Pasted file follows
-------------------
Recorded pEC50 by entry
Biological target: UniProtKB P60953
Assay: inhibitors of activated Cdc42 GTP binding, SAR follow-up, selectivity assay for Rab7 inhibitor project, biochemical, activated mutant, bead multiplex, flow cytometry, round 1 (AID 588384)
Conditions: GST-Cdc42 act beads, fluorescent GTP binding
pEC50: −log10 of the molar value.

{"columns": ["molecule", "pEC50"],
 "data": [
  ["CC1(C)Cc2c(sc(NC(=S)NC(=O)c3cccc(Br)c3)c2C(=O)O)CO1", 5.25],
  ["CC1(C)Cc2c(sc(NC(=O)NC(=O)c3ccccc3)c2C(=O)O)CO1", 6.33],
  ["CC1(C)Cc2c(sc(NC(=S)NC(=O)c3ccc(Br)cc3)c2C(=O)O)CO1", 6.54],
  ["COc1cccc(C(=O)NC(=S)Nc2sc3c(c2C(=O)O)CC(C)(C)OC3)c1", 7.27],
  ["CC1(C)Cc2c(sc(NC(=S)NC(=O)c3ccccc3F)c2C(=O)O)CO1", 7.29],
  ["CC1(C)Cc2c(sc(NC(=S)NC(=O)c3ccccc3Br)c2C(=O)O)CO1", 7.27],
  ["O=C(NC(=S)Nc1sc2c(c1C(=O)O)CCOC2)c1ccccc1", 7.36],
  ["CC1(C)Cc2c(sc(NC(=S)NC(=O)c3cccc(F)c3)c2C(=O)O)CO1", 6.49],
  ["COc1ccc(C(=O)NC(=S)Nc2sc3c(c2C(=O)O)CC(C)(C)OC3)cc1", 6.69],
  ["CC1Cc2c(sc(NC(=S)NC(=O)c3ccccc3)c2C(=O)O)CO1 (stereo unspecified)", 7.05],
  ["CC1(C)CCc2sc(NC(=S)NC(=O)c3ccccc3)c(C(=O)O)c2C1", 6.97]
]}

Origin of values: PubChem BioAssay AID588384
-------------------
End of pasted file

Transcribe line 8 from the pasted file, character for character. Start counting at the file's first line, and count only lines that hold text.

  ["CC1(C)Cc2c(sc(NC(=S)NC(=O)c3cccc(Br)c3)c2C(=O)O)CO1", 5.25],